The Journal Of Antiquities

Ancient Sites In Great Britain & Southern Ireland


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Wavertree (site of destroyed tumulus) in Liverpool, Merseyside

Collared cremation urns from destroyed tumulus at Wavertree. (After Ecroyd Smith) 1868.

NGR: SJ 391 893. In July 1867 while digging at the place then called Victoria Park in Wavertree, Liverpool, Merseyside, workmen in the process of building two new houses came across at least eight ancient burial urns in a tumulus or cemetery; however, they destroyed at least six of these without due care and attention, and only two were dug up and still in a reasonable state of preservation, and so they were given over to the guardianship of Liverpool museum for further safe-keeping. These collared funery urns, and a few other fragments, were later examined and found to date from the Bronze Age. However, the workmen who discovered the urns had at the same time “destroyed” the grave (tumulus) in which the urns had lay. The site where this destruction took place is today semi-detached housing on North Drive, Wavertree, a suburb of Liverpool, but, there are no signs whatsoever of a tumulus or mound, if there ever had been one, which contained the funery urns. North Drive is 2 miles east of Liverpool City Centre, at the north side of High Street (B5178), and just to the east of Wavertree Playground (known locally as the Mystery).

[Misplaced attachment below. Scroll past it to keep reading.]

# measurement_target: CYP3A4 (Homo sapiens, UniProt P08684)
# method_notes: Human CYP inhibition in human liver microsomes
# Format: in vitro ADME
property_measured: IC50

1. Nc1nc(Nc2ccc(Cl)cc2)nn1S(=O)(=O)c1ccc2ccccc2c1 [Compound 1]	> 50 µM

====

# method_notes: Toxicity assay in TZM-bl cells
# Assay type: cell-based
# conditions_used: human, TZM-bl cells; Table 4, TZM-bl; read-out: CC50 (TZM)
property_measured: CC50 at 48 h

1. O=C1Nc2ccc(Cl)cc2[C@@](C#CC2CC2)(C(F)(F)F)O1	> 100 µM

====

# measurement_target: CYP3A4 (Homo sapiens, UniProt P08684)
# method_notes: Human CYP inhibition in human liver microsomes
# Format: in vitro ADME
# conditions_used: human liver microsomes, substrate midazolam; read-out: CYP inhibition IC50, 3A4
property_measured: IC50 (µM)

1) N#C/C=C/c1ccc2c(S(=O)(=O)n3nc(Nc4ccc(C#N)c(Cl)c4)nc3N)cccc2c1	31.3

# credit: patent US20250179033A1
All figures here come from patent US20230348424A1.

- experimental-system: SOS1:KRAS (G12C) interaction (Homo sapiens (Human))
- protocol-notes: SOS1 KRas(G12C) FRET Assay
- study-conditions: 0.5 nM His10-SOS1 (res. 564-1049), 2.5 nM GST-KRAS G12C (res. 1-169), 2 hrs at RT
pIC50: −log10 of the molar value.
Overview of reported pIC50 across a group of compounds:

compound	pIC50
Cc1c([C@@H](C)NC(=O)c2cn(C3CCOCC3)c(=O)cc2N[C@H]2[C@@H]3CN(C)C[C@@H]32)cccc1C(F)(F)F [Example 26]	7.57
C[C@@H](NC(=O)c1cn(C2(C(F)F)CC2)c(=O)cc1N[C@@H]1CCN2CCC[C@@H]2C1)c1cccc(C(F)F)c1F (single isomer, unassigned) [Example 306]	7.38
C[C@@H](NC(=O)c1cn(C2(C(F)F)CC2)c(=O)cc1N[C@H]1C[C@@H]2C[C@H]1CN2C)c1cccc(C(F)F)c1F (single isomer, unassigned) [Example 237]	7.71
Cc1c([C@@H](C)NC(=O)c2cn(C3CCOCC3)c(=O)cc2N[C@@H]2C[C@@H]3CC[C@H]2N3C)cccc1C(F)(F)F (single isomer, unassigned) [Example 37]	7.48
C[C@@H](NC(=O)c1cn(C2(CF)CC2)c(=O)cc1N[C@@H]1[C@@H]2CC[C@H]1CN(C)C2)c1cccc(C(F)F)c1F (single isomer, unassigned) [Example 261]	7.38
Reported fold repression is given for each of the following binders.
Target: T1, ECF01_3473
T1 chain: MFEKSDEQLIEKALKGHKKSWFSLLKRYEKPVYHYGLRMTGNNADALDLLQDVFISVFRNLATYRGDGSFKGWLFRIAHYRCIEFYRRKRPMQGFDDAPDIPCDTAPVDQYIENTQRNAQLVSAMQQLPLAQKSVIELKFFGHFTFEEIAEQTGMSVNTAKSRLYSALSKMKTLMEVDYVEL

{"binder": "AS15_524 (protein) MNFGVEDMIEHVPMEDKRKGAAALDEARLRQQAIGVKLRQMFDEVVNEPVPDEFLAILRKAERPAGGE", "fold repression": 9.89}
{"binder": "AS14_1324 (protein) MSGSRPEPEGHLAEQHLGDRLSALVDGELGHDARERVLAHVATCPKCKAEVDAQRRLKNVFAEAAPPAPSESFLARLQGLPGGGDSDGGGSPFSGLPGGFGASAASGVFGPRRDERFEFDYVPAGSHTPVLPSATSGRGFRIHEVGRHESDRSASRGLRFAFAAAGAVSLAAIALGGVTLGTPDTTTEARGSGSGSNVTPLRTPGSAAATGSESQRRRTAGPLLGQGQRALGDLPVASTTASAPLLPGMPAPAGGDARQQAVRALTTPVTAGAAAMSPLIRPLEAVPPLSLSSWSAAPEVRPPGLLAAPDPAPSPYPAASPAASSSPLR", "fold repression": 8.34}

Wavertree Bronze-Age Collared Urns (After J. A. Picton) 1868.

The site entry (No 56) in the ‘Lancashire Archaeological Bulletin’ (1984) gives the following information as: “Parish: Liverpool. Site Name: Wavertree. N.G.R. SJ 391 893. Primary Reference: Smith 1868 Picton 1868. Eight urns found in building operations 1867. Six destroyed. No. 1. 13″ high; 11″ greatest width; 9″ diam at mouth. Inverted on sandstone. Contents sand wood bone ashes, charcoal, clean calcined bone & two worked flints. Nearby a light-coloured  flint arrowhead, two scrapers and a core. No. 2. 6¾” high; 6″ broad; 5½” diam at mouth. Upright, mouth covered by a flag. Cont. ashes, sand, bone frags. These two went to Liverpool Museum.  Illustrations from Picton 1868, Plate I. These are at different scales the right urn being No. 1 above. Better illustrations accompany Smith 1868 where this urn is called No. 6 and the left urn is called No. 7. The first six found (and destroyed by workmen) were numbered 1-5 and 5A.”   

Further to that the following is given: “Picton, J. A. (1868) Prehistoric Remains in Lancashire. Arch. Camb. 314 (1868) 206-208.  Smith, H. E. (1868) An Ancient British Cemetery at Wavertree. HSLC 20 (1868) 131-146.” 

Sources / References & Related Websites:

Barrowclough, David A., Prehistoric Lancashire, The History Press Ltd., Cheltenham, 2008.

Edwards, Margaret & Ben, Lancashire Archaeological Bulletin, Vol. 10 No. 2/3 May & July, 1984. Preston, Lancashire.

https://en.wikipedia.org/wiki/Wavertree

http://wavsoc.awardspace.info/dhw/page46.html

https://www.liverpoolmuseums.org.uk/mol/visit/galleries/history/burial-urn.aspx

https://www.liverpoolmuseums.org.uk/mol/collections/

Further local history: https://historic-liverpool.co.uk/wavertree/

© Ray Spencer, The Journal of Antiquities, 2019.